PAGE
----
Growing up, we loved to go bike riding. I will never forget our first bike. It was a little black Huffy, purchased if my memory serves me well at Target. Dad took it home and assembled it for us. It was the beginning of a lot of fun times. Somewhere along the line, we acquired a red bike of some sort. I also got a lavender bike for Christmas one year, which I contributed my measly savings of probably $2.46. (Hey, that’s like a summer’s worth of pop can collecting!) We would ride up and down the sidewalk and as we got older we would venture down the road. It wasn’t long before we were riding down the dirt road to the ‘big hills.’ These hills were, to use modern day vernacular, ‘the bomb.’ The first hill was steep enough that even if you went down it riding your brakes, you could still have enough momentum to rocket up the next hill. It was a sign of getting older and braver when we went down that hill for the first time. Remember, Rach? I also remember going down those hills on the back of the snowmobile with John Folkestad. He flew down the hill with me flapping off the back like a flag in the wind. When he went over an irrigation ditch, I flew off. Good times, people. I just wonder how I lived to tell about it. Which leads me, in a very roundabout way, to the point of this Franch tale. On the way to the ‘big hills,’ there was a pen with several of the biggest, meanest, ugliest bulls around. They would stomp and snort and stare us down as we passed them by. Now these bulls would be enough to scare the pants off of just about anyone. What made it even worse was the fact that these lean, mean, kid-eating machines were held captive by two measly strands of hot wire. Only two strands. We would push our bikes up the hill as fast as we could. As soon as we got to the top of the hill, exactly where it always seemed the bulls would be standing to stare us down, we would jump on our bikes and fly down as fast as we could. We weren’t going to waste any time finding out whether or not two strands of hot wire could hold in a 2000 pound bull. We’d haul down that dirt road faster than two shakes of a lamb’s tail and wouldn’t slow down till we were well past range to avoid a situation like this:
P.S. The caption on this photo when I found it online was 'Cheeky Bull.' Te, he, he, he....
OK. I'm done venting. Now, on to greater things. Like my kid snacking out from the compost pile. Mmmmm. I started a compost pile yesterday with a bunch of apple peelings left over from making applesauce. There were a few other random things in there, like banana peels. This morning, Mom was over and we were hanging out in the backyard. Mom noticed that James had a very long string o' something hanging from his mouth. Turns out it was an apple peel out of the compost pile. And he ate it. Yummy. I figured it wouldn't kill him, because that's the kind of backwards hick mama that I am I guess. Later, I added some miscellaneous onion parts, a few egg shells and the guts of a few bell peppers. I told James that the stuff was yucky and to leave it alone. So, naturally, what did he do? You guessed it! He fished out another apple peel and started to eat it. This time I made him spit it out. I have no qualms with my kid eating decomposing apple peelings, but when they are mixed with egg shells and onions and whatever else, I have to draw the line. Seriously!
Tuesday, May 06, 2008
Monday, May 05, 2008
'Me go in ba-yard'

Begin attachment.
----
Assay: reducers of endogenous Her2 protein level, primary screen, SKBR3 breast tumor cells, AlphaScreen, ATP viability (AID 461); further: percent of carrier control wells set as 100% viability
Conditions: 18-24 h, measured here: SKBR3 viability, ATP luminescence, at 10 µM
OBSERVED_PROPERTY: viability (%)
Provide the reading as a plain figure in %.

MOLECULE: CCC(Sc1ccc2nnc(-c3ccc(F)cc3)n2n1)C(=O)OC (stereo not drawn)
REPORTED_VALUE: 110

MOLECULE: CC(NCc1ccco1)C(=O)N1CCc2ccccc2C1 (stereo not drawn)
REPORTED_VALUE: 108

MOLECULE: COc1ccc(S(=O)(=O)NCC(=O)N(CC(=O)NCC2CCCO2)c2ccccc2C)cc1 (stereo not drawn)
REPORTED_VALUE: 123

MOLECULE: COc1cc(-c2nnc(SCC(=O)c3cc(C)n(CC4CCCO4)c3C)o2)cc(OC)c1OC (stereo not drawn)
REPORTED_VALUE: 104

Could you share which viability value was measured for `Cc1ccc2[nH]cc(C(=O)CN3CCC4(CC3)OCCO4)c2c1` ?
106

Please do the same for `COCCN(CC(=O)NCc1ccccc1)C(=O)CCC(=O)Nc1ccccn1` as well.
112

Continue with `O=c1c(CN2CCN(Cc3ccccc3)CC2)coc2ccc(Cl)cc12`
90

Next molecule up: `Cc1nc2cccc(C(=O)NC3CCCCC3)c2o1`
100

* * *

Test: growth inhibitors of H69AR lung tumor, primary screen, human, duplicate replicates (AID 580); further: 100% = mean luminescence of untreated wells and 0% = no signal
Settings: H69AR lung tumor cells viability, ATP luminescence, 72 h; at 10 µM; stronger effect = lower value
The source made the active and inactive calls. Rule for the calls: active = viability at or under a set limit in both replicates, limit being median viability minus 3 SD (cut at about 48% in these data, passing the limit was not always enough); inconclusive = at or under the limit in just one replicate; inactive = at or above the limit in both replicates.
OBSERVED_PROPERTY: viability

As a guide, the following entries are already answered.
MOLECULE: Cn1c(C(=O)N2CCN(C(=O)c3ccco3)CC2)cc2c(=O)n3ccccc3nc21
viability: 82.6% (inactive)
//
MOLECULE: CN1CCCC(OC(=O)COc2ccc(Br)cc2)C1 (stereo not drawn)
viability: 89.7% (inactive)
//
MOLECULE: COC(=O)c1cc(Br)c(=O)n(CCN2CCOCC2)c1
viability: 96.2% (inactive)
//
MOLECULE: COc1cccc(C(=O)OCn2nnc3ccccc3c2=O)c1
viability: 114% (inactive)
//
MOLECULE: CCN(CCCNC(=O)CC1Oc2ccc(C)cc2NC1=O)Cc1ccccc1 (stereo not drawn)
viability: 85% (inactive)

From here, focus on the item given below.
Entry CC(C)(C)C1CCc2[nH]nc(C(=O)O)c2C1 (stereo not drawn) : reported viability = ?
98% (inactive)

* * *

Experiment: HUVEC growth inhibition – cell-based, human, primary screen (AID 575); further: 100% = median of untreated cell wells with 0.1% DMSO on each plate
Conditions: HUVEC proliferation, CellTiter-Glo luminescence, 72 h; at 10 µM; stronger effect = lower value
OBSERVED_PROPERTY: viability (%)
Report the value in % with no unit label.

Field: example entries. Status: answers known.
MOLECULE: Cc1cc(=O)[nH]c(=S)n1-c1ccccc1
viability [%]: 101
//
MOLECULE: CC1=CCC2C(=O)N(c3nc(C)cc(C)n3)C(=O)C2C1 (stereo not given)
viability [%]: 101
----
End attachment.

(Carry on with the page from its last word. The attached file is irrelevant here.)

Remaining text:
'I need me pants, Mommy'
In other kid news, Katie is starting to be able to sit up on her own for a few seconds at a time. She can sit up pretty well with some support. She forgets herself after a bit and starts her perpetual kicking and knocks herself over. She loves the music in church, and yesterday she was squeeling, screaming, kicking like crazy and as happy as can be.
I am getting ready to start a vegetable garden. Our neighbor came over last night and offered to till it up for me. That will be so nice. Now I need to figure out how to keep the varmits out. Groundhogs, squirrels and rabbits. Any suggestions? Garlic, scarecrows, plastic snakes???
Enough of the rambling update. The natives are getting restless. Ta, ta for now...
Sunday, May 04, 2008
Saturday, May 03, 2008
Friday, May 02, 2008
Thursday, May 01, 2008
A day without my grandparents is like a day without sunshine. Every day, I ask my Mommy at least three times, sometimes twenty-seven times, if I can go over to ‘Dammy-Da-paw’s house.’ I am on to the fact that it is but a brief walk to the magical grandparents house, and I think I should be able to go whenever I please. You see, my grandparents spoil me. They give me ‘cheats’ all the time. Despite the fact that Grammy slips me treats laced with carob and brown rice syrup, I still think she is a peach. Grandpa likes to give me M&M’s. He finds it quite humorous to slip me a few every now and then. Someday, my Mommy says she is going to get me all hopped up on sugar and send me over to spend the night. I can’t wait! Just don’t tell Grandpa my Mommy’s plan. Grandpa and I, we’re pals. He is kind of uptight about me peeing on his carpet, though. Seriously, can someone just ask him to relax? Have I ever peed on his carpet? No! (Note to Self: Add that to my To-Do list) Did I mention that they let me do all kinds of stuff I am not allowed to do at home? Things like sitting on the kitchen counter, using the hose sprayer, indiscriminately applying band-aids to imaginary boo-boos. They also have special things for me to use at their house, like my own pair of gardening gloves, a rake and a shovel. I like their house so much, in fact, that I am considering moving in with them. Do you think they would mind?
NEWS FLASH: After a very long ENTIRE WEEK of no phone, they finally figured out how to turn it back on and.....drumroll please....we should have internet today! Yipeeeeee!!!!!